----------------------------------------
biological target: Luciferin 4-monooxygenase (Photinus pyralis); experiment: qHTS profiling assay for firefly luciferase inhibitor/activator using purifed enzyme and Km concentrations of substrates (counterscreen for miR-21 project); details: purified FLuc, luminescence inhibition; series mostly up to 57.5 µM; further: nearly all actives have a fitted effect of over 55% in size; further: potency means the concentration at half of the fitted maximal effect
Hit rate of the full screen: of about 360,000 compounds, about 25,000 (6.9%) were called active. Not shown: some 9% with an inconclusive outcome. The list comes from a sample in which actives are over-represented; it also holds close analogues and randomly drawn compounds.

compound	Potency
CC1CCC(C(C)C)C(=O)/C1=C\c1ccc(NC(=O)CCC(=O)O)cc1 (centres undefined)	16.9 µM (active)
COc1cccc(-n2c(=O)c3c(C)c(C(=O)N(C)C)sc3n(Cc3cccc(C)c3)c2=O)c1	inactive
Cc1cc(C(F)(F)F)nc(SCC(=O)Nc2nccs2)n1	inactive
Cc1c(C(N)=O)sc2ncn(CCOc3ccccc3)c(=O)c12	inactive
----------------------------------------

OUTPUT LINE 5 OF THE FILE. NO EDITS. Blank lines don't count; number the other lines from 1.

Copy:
COc1cccc(-n2c(=O)c3c(C)c(C(=O)N(C)C)sc3n(Cc3cccc(C)c3)c2=O)c1	inactive